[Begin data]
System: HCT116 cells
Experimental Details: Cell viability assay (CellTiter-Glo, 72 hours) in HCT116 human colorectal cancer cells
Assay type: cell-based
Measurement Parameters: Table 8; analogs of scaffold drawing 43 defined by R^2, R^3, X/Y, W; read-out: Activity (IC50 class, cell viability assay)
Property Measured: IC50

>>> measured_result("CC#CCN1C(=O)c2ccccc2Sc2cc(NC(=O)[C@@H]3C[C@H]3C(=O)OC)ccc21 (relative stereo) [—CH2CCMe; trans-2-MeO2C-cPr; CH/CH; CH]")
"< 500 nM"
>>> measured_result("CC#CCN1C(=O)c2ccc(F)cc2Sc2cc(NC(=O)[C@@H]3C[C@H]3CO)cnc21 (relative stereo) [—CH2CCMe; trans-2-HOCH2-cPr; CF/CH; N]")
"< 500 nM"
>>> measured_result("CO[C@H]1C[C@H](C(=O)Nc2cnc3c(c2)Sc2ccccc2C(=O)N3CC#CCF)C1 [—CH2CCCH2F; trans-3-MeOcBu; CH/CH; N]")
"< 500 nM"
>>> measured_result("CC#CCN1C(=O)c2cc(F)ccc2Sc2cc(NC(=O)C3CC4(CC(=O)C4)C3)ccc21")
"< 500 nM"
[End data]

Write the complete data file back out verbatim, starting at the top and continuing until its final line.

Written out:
System: HCT116 cells
Experimental Details: Cell viability assay (CellTiter-Glo, 72 hours) in HCT116 human colorectal cancer cells
Assay type: cell-based
Measurement Parameters: Table 8; analogs of scaffold drawing 43 defined by R^2, R^3, X/Y, W; read-out: Activity (IC50 class, cell viability assay)
Property Measured: IC50

>>> measured_result("CC#CCN1C(=O)c2ccccc2Sc2cc(NC(=O)[C@@H]3C[C@H]3C(=O)OC)ccc21 (relative stereo) [—CH2CCMe; trans-2-MeO2C-cPr; CH/CH; CH]")
"< 500 nM"
>>> measured_result("CC#CCN1C(=O)c2ccc(F)cc2Sc2cc(NC(=O)[C@@H]3C[C@H]3CO)cnc21 (relative stereo) [—CH2CCMe; trans-2-HOCH2-cPr; CF/CH; N]")
"< 500 nM"
>>> measured_result("CO[C@H]1C[C@H](C(=O)Nc2cnc3c(c2)Sc2ccccc2C(=O)N3CC#CCF)C1 [—CH2CCCH2F; trans-3-MeOcBu; CH/CH; N]")
"< 500 nM"
>>> measured_result("CC#CCN1C(=O)c2cc(F)ccc2Sc2cc(NC(=O)C3CC4(CC(=O)C4)C3)ccc21")
"< 500 nM"